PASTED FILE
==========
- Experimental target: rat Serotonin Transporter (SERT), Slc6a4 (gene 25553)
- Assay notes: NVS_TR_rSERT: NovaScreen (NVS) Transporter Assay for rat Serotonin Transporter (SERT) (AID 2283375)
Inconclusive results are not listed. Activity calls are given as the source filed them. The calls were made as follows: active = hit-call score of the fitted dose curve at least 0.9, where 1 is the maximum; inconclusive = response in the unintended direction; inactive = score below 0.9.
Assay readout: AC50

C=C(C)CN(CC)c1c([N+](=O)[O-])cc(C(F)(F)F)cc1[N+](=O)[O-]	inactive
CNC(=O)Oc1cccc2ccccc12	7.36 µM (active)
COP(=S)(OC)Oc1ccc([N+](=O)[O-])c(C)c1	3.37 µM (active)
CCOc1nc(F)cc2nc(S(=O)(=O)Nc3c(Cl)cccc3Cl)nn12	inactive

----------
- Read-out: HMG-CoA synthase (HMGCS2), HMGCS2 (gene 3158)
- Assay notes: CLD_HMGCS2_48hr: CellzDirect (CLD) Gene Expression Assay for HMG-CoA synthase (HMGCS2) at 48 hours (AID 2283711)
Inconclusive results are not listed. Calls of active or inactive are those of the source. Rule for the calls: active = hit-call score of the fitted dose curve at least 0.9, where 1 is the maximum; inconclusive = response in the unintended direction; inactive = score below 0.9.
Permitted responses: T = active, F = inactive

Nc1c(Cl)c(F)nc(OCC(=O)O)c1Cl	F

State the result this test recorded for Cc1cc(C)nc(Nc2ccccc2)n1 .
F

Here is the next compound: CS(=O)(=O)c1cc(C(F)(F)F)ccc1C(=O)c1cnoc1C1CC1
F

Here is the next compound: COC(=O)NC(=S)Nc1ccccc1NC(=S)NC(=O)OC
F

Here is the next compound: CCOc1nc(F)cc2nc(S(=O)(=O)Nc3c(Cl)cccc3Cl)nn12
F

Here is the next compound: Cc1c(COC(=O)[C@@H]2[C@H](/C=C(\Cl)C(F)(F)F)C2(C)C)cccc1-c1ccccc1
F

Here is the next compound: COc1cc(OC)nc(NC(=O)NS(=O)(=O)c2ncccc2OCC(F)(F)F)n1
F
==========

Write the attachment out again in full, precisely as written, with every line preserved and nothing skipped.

- Experimental target: rat Serotonin Transporter (SERT), Slc6a4 (gene 25553)
- Assay notes: NVS_TR_rSERT: NovaScreen (NVS) Transporter Assay for rat Serotonin Transporter (SERT) (AID 2283375)
Inconclusive results are not listed. Activity calls are given as the source filed them. The calls were made as follows: active = hit-call score of the fitted dose curve at least 0.9, where 1 is the maximum; inconclusive = response in the unintended direction; inactive = score below 0.9.
Assay readout: AC50

C=C(C)CN(CC)c1c([N+](=O)[O-])cc(C(F)(F)F)cc1[N+](=O)[O-]	inactive
CNC(=O)Oc1cccc2ccccc12	7.36 µM (active)
COP(=S)(OC)Oc1ccc([N+](=O)[O-])c(C)c1	3.37 µM (active)
CCOc1nc(F)cc2nc(S(=O)(=O)Nc3c(Cl)cccc3Cl)nn12	inactive

----------
- Read-out: HMG-CoA synthase (HMGCS2), HMGCS2 (gene 3158)
- Assay notes: CLD_HMGCS2_48hr: CellzDirect (CLD) Gene Expression Assay for HMG-CoA synthase (HMGCS2) at 48 hours (AID 2283711)
Inconclusive results are not listed. Calls of active or inactive are those of the source. Rule for the calls: active = hit-call score of the fitted dose curve at least 0.9, where 1 is the maximum; inconclusive = response in the unintended direction; inactive = score below 0.9.
Permitted responses: T = active, F = inactive

Nc1c(Cl)c(F)nc(OCC(=O)O)c1Cl	F

State the result this test recorded for Cc1cc(C)nc(Nc2ccccc2)n1 .
F

Here is the next compound: CS(=O)(=O)c1cc(C(F)(F)F)ccc1C(=O)c1cnoc1C1CC1
F

Here is the next compound: COC(=O)NC(=S)Nc1ccccc1NC(=S)NC(=O)OC
F

Here is the next compound: CCOc1nc(F)cc2nc(S(=O)(=O)Nc3c(Cl)cccc3Cl)nn12
F

Here is the next compound: Cc1c(COC(=O)[C@@H]2[C@H](/C=C(\Cl)C(F)(F)F)C2(C)C)cccc1-c1ccccc1
F

Here is the next compound: COc1cc(OC)nc(NC(=O)NS(=O)(=O)c2ncccc2OCC(F)(F)F)n1
F